Once renowned for his pace, athleticism and determination, it was only two or three seasons ago that Patrice Evra was considered the best left-back in the world.
The dynamic Frenchman, signed by Sir Alex Ferguson in 2006, had been considered a great leader, too—serving as captain of both France and Manchester United.
To support his world-class status, Evra had been awarded individual honours, including a place in the UEFA Team of the Year and the FIFA FIFPro World XI, both in 2009.
Since then Evra’s form has taken a massive dip.
The demands placed on the modern full-back are intense. Responsibility does not lie only in the defensive third, but effectiveness in attack is also an essential requirement.
The constant racing up and down the touchline appears to be finally taking its toll on Evra, and his age is beginning to catch up with him—he will be 32 next May.
Manchester United fans have been reservedly critical of his performances for some time, but the clamour is now increasing in volume.
Evra’s continuous efforts to join the attack have often left gaping holes present at the back, and his inability to offer the same level of stamina as in the past has resulted in his forward sorties leaving United’s defence vulnerable to counterattacks once possession is lost.
During the Swans’ attacking move, Evra was a passenger—he was far from alert to the danger and remained completely stationary, allowing a channel to open up that Swansea duly took advantage of.
Even Evra’s teammates, Nemanja Vidic and Jonny Evans, seemed shocked at their defensive colleague’s lack of fundamental defensive awareness.
In addition, constant transfer speculation has only served to intensify increasing criticism of Evra.
For a season or two, media outlets have been gossiping about his Manchester United future—the Everton and England left-back, Leighton Baines, being the most commonly touted potential replacement for the under-pressure defender (via DailyMail.co.uk).
As an understudy to the Frenchman, Sir Alex Ferguson signed the young Dutch left-back Alexander Buttner in the summer with the intention of protecting Evra’s aging legs by offering him a rest from time to time.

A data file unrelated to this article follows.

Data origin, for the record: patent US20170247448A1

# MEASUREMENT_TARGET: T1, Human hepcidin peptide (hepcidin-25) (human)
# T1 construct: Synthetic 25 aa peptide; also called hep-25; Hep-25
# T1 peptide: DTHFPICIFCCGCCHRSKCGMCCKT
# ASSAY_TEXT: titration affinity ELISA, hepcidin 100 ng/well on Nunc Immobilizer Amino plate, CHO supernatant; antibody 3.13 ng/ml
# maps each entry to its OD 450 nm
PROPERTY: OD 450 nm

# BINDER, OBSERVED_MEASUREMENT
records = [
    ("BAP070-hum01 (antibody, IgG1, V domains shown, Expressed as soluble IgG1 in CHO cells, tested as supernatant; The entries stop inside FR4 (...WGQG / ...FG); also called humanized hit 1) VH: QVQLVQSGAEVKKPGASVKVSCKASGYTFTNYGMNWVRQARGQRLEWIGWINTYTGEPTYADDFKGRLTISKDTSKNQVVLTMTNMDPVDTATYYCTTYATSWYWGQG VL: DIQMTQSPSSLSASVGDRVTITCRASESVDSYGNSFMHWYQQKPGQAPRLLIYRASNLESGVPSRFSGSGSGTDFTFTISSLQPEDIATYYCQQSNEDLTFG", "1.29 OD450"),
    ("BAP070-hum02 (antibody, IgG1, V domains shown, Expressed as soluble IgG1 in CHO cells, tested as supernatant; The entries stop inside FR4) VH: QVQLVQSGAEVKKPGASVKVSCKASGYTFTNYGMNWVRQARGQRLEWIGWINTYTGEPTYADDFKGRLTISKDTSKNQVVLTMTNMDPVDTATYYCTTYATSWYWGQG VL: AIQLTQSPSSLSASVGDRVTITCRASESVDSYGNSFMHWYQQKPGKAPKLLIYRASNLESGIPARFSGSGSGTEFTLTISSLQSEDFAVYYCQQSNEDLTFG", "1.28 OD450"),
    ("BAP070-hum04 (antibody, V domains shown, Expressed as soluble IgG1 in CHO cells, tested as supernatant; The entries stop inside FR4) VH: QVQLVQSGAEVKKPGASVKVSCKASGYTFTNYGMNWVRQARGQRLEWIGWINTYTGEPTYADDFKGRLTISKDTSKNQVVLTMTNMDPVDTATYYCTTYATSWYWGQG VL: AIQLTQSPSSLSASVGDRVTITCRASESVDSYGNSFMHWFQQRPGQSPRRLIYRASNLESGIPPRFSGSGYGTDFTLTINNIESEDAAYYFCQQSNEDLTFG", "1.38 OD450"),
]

But despite a positive start by Buttner, he had a horror show against Chelsea in the League Cup—conceding a penalty and being hauled off by Sir Alex at halftime. The manager’s faith in him will take some time to restore.
Is Patrice Evra running on borrowed time at Manchester United?
Baines has enjoyed a fantastic start to the season. Not only is he capable of balancing attacking flair with his defensive responsibilities, but he also offers a potent threat from set pieces that Evra fails to provide. The rumours of his impending arrival remain live.
United fans become even more irritated by the Frenchman’s waning powers when he constantly chooses to address the media with calls to arms on behalf of his club, rather than focusing on his own game.
Speaking to ManUtd.com, Evra had this to say,
I think we need to talk about ourselves and not about another team. We face Newcastle at home; let’s make sure we get three points. After that it is West Brom and we must make sure we get three points then too. This is an important part of the season and it is an opportunity to get a lot of points. I’m not worried, I am really confident for the games coming up at Old Trafford.
Frankly, it’s time for Evra to start walking the walk and stop talking the talk. Otherwise, he could well be running on borrowed time at Manchester United.
Do you think Evra needs to pull his socks up? Give me your thoughts below or hit me up on Twitter @jonathanbeever